Meteor Showers

The peak of the 1998 Leonid meteor shower

The peak of the 1998 Leonid meteor shower - taken by Juraj Toth of Modra Observatory.

A brief period of heightened meteor activity, often occurring regularly in a particular part of the sky at a particular time of year. Meteor showers are generally named after the constellation in which they appear to originate; thus the Perseids appear to originate in the constellation Perseus and the Leonids in the constellation Leo. The showers occur when the Earth passes through a region having a greater than usual concentration of interplanetary debris, such as particles left by a disintegrating comet, at certain points in its orbit. Although the meteors enter the Earth’s atmosphere on parallel trajectories, perspective makes it appear as if they originate from the same point in the sky, known as the radiant.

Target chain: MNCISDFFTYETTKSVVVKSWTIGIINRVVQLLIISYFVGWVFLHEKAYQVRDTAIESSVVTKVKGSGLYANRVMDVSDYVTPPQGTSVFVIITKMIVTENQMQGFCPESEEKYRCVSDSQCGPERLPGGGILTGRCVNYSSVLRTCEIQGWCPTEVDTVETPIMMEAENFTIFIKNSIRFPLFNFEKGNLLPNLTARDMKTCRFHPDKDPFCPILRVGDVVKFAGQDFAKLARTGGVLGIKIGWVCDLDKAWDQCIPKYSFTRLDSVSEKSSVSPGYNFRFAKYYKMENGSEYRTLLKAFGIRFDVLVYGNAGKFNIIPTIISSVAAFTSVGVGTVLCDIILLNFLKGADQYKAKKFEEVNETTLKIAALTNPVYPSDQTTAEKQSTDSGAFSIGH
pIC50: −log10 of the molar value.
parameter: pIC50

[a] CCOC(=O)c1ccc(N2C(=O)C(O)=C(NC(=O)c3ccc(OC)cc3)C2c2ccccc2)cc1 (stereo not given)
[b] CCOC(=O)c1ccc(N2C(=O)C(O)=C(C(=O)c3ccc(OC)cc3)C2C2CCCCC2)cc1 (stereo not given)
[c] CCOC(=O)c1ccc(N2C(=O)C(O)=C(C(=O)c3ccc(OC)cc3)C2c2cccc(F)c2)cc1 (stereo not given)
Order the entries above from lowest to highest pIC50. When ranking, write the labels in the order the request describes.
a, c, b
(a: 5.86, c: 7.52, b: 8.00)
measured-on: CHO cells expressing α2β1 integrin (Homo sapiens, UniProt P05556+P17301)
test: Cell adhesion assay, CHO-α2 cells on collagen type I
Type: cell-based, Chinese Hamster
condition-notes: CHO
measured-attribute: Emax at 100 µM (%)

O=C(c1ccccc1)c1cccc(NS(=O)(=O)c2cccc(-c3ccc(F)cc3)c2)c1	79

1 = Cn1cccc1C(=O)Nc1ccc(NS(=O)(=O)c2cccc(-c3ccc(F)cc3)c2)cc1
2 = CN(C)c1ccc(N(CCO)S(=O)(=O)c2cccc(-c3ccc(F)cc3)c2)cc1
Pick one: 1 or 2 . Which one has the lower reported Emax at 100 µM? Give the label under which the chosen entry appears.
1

A meteor shower is a celestial event in which a number of meteors are observed to radiate from one point in the night sky. These meteors are caused by streams of cosmic debris called meteoroids entering Earth’s atmosphere at extremely high speeds on parallel trajectories. Most meteors are smaller than a grain of sand, so almost all of them disintegrate and never hit the Earth’s surface. Intense or unusual meteor showers are known as meteor outbursts and meteor storms, which may produce greater than 1,000 meteors an hour.

Any other solar system body with a reasonably transparent atmosphere can also have meteor showers. For instance, Mars is known to have meteor showers, although these are different from the ones seen on Earth because the different orbits of Mars and Earth intersect orbits of comets in different ways.